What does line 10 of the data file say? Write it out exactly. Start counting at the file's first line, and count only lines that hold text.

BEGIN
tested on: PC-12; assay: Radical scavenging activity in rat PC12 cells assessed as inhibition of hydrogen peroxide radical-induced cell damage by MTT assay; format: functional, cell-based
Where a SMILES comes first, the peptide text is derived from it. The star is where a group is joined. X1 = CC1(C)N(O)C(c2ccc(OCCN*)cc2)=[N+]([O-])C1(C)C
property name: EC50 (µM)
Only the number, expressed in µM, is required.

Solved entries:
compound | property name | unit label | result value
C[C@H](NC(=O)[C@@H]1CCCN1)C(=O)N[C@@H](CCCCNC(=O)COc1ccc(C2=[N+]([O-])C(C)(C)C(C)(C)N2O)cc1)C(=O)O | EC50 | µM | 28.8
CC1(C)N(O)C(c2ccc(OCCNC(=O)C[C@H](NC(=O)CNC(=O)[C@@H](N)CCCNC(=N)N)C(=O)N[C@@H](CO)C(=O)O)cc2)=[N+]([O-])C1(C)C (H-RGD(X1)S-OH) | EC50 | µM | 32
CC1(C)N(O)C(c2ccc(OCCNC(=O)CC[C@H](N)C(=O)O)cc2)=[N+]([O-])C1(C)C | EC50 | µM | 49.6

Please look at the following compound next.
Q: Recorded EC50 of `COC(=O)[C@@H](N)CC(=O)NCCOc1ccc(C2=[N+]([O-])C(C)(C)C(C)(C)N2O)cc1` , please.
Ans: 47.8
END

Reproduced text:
Please look at the following compound next.